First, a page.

If utilized correctly, visualization can become quite powerful in getting the very most out of yourself.

So we’re supposed to believe that just because we WANT to achieve something bad enough and picture ourselves doing it, it will be done? Well, of course it’s not that easy. Unfortunately, we all can’t dream our way to a world record (sorry to burst any bubbles out there!), but visualization is a powerful tool when it comes to training, racing, and getting the most out of yourself.

The mental side of running is sometimes more crucial than the physical; we’ve all experienced the critical moment in a race where you are faced with the decision to keep pushing or back off and relent to the pain. Callousing the mind to the pain of exertion is one battle, another is working against the limits you may be putting on yourself. Believing you can do better is the first step and one way to achieve that is to picture yourself accomplishing those goals.

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Practice The Mental Game

“Visualization, or what I call imagery, is just one of several mental skills that can have a direct and positive impact on performance…in any sport,” explains Dr. Jim Bauman, PhD. Sports Psychology, currently at the University of Virginia after having worked with multiple Team USA’s and world-ranked individuals. “I say imagery, because we have found that the more of an athlete’s senses: visual, auditory, olfactory, taste, touch, and kinesthetic feel we can include in an imaginary exercise, the more they will be able to ‘feel’ like they are in that experience.”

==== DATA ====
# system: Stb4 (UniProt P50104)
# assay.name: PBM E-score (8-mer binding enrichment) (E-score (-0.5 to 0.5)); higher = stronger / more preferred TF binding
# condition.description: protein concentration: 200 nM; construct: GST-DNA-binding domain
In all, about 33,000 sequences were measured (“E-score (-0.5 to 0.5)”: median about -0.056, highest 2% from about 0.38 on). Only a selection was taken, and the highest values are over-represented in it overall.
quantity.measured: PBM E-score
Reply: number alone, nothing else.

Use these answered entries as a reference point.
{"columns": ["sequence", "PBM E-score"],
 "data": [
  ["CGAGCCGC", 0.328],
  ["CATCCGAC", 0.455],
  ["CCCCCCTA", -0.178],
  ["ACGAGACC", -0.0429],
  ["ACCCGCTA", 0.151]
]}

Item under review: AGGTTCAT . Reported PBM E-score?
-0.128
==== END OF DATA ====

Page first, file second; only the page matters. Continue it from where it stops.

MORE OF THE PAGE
As with any part of your training, your mental game has to be something you practice often and consistently. “How often do you run?” asks Bauman, “Every time you go out to practice you should be doing some of the employment of some of these practices as well if you want to get good at it.” With repetition you will hone your skills and thus be able to get more out of each imagery experience.

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Internal vs. External vs. Kinesthetic Imagery

When it comes to imagery, there are three different approaches. Internal visualization can be thought of as being done in first person; here the athlete runs through the race in their mind as they would see it from their own perspective. External visualization would be picturing yourself as an outside observer watching you run the race, so in third person.

Kinesthetic visualization is unique in that it will integrate bodily movements and muscle sensations with the mental pictures. “Stand up and get into a good athletic position, [athletes] take their bodies lightly through the motions, not full engagement but firing those muscles to go left, go right, relaxing your shoulders,” explains Dr. Bauman. This style has been proven to be of the greatest benefit to athletes if they are able to fully tap into the experience. Other tips to employ kinesthetic visualization are to simultaneously picture as many nuances of the event as possible in your mind and then veer in the same directions that you’ll turn, shake out your arms if you need a reminder to drop your shoulders, even contract your quads as you imagine climbing a hill.